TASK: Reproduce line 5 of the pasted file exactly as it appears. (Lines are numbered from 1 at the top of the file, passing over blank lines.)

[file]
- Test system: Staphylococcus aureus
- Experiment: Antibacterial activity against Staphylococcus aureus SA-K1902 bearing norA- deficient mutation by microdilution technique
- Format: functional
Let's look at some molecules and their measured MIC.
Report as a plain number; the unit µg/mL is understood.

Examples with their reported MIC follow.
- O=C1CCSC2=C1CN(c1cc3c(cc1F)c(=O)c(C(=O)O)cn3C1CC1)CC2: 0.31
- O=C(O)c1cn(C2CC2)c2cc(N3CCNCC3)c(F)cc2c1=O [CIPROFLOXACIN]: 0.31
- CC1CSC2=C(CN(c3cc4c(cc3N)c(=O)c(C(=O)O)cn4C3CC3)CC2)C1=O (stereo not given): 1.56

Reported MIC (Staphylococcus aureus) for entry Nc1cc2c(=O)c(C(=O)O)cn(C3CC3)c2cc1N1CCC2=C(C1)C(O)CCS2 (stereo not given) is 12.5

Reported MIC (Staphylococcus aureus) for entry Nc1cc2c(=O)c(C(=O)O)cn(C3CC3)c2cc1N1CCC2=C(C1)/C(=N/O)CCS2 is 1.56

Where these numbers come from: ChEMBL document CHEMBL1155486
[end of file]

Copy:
Report as a plain number; the unit µg/mL is understood.